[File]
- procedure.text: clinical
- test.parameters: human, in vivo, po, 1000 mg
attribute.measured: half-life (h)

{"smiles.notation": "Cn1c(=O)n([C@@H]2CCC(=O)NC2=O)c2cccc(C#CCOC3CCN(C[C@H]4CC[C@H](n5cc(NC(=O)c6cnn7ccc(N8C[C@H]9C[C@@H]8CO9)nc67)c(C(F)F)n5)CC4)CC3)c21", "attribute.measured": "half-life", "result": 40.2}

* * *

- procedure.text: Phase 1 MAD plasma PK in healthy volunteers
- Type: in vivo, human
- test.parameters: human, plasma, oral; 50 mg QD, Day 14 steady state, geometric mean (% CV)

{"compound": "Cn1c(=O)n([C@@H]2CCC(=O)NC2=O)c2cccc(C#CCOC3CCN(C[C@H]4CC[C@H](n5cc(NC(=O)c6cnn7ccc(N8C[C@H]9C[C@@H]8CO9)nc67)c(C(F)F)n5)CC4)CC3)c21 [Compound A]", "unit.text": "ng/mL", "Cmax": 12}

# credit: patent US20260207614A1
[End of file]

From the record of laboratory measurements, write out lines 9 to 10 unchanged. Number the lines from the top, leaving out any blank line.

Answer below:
{"compound": "Cn1c(=O)n([C@@H]2CCC(=O)NC2=O)c2cccc(C#CCOC3CCN(C[C@H]4CC[C@H](n5cc(NC(=O)c6cnn7ccc(N8C[C@H]9C[C@@H]8CO9)nc67)c(C(F)F)n5)CC4)CC3)c21 [Compound A]", "unit.text": "ng/mL", "Cmax": 12}

# credit: patent US20260207614A1